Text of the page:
Free love

Is getting intimate with more than one person really so wrong?

Photograph: Pickettphoto.net

I first heard of the 1997 cult-favorite book The Ethical Slut almost a year ago, when the guy I was seeing at the time referenced it to support his case (more like plea) for an open relationship. I found the title intriguing, but only recently purchased a copy. The premise is that polyamory (being romantically involved with more than one person at a time) is our natural state—monogamy, not so much.

It’s almost too obvious to note that most of society isn’t wildly enthusiastic about such unconventional relationships, despite the clear propensity of couples (yes, women too!) to stray outside the bonds of their oh-so-holy unions. After working on Capitol Hill and at Star magazine, I’ve become so jaded that I operate under the assumption that if someone isn’t a known cheater, they just haven’t been caught yet. And if we’re going to slyly dabble on the side anyway, perhaps we should consider polyamory.

The authors argue that it’s not inherently unethical to have simultaneous partners; what is unethical is treating your partners badly, and you can certainly do that in a monogamous relationship as well. “We measure the ethics of a good slut not by the number of his partners, but by the respect and care with which he treats them.... One-night stands can be intense, life-enhancing and fulfilling; so can lifetime love affairs,” they write.

They take issue with our culture’s prevailing sentiment that, “If you’re really in love, you will automatically lose all interest in others,” and the corollary, “If you’re having sexual or romantic feelings toward anyone but your partner, you’re not really in love.”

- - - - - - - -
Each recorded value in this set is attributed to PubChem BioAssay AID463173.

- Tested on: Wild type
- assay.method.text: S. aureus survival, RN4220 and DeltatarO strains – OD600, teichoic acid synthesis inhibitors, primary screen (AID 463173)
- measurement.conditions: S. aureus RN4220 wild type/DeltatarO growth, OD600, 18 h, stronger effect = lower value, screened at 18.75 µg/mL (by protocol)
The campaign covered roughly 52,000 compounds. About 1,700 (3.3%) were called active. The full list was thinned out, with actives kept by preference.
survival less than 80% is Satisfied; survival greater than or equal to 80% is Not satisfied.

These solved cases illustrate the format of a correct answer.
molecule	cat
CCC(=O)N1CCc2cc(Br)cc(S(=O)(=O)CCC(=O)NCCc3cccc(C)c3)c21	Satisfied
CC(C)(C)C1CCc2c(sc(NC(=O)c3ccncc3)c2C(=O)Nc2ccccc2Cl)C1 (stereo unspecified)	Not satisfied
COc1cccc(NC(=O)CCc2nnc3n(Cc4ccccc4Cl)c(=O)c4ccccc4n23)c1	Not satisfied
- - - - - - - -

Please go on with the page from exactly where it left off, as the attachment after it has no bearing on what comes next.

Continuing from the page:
While it’s true that getting married or making a significant commitment doesn’t necessarily put a damper on one’s loins, freely hooking up and getting hurt may.

On a personal level, the authors might have convinced me that any hurt I’ve experienced is just the grief over what I’ve considered to be another strikeout in the relationship game. Perhaps I should take a look at it from their point of view: “Our monogamy-centrist culture tends to assume that the purpose and ultimate goal of all relationships—and, for that matter, all sex—is lifetime pair-bonding, and that any relationship which falls short of that goal has failed.... All relationships have the potential to teach us, move us, and above all, give us pleasure.”

The way they talk about sex is very positive, very loving and very free of emotional risks. Honestly, if all men I dated treated me with this much respect and love, I’d probably have slept with a lot more of them.

And I think that’s really the point: Our sexual and romantic experiences—whether they be monogamous or polyamorous—need to be filled with respect. As TONY reader Justin, 27, wrote me in an e-mail, the feelings most people have about their sexual experiences “have to do with how the man and woman treated each other throughout the exchange.” He mentioned that he happened to be reading Casanova’s memoirs, and “realized that this man, though he did have many sexual encounters, was a lover—someone who truly respected women and thought they deserved to be worshipped with affection. This is something that is really lost in today’s society. So many men want to go out and just fuck a woman, whereas Casanova wanted to sleep with them, make love, and fall in love.”

Although he was promiscuous, Casanova’s approach doesn’t sound so dangerous to me.

Editor’s note: When Casanova-ing about town, we recommend that you guard not only against broken hearts, but also STIs.